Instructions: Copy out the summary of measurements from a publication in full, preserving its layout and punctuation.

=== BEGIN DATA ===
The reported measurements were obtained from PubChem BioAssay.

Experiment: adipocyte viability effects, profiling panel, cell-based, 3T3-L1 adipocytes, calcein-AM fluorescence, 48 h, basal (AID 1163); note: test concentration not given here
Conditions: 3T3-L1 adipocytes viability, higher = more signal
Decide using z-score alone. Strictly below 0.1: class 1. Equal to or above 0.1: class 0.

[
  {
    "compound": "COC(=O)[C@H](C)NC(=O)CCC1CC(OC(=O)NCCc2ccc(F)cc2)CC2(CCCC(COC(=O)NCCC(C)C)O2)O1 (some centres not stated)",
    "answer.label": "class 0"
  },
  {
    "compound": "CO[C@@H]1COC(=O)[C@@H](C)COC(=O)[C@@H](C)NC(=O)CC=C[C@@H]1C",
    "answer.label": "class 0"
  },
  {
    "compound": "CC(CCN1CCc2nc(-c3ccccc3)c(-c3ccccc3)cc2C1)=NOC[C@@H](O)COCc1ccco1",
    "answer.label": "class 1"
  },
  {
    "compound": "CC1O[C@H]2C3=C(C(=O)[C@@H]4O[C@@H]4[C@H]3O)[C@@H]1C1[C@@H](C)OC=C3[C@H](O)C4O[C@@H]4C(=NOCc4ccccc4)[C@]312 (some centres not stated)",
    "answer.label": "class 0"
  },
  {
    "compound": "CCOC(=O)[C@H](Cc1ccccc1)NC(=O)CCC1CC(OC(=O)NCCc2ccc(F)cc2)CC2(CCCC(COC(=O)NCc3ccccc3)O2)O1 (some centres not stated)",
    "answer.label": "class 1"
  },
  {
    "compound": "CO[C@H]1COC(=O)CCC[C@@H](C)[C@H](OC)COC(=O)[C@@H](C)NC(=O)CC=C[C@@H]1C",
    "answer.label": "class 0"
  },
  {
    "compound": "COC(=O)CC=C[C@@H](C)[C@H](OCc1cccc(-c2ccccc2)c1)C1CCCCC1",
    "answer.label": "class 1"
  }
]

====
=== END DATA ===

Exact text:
The reported measurements were obtained from PubChem BioAssay.

Experiment: adipocyte viability effects, profiling panel, cell-based, 3T3-L1 adipocytes, calcein-AM fluorescence, 48 h, basal (AID 1163); note: test concentration not given here
Conditions: 3T3-L1 adipocytes viability, higher = more signal
Decide using z-score alone. Strictly below 0.1: class 1. Equal to or above 0.1: class 0.

[
  {
    "compound": "COC(=O)[C@H](C)NC(=O)CCC1CC(OC(=O)NCCc2ccc(F)cc2)CC2(CCCC(COC(=O)NCCC(C)C)O2)O1 (some centres not stated)",
    "answer.label": "class 0"
  },
  {
    "compound": "CO[C@@H]1COC(=O)[C@@H](C)COC(=O)[C@@H](C)NC(=O)CC=C[C@@H]1C",
    "answer.label": "class 0"
  },
  {
    "compound": "CC(CCN1CCc2nc(-c3ccccc3)c(-c3ccccc3)cc2C1)=NOC[C@@H](O)COCc1ccco1",
    "answer.label": "class 1"
  },
  {
    "compound": "CC1O[C@H]2C3=C(C(=O)[C@@H]4O[C@@H]4[C@H]3O)[C@@H]1C1[C@@H](C)OC=C3[C@H](O)C4O[C@@H]4C(=NOCc4ccccc4)[C@]312 (some centres not stated)",
    "answer.label": "class 0"
  },
  {
    "compound": "CCOC(=O)[C@H](Cc1ccccc1)NC(=O)CCC1CC(OC(=O)NCCc2ccc(F)cc2)CC2(CCCC(COC(=O)NCc3ccccc3)O2)O1 (some centres not stated)",
    "answer.label": "class 1"
  },
  {
    "compound": "CO[C@H]1COC(=O)CCC[C@@H](C)[C@H](OC)COC(=O)[C@@H](C)NC(=O)CC=C[C@@H]1C",
    "answer.label": "class 0"
  },
  {
    "compound": "COC(=O)CC=C[C@@H](C)[C@H](OCc1cccc(-c2ccccc2)c1)C1CCCCC1",
    "answer.label": "class 1"
  }
]

====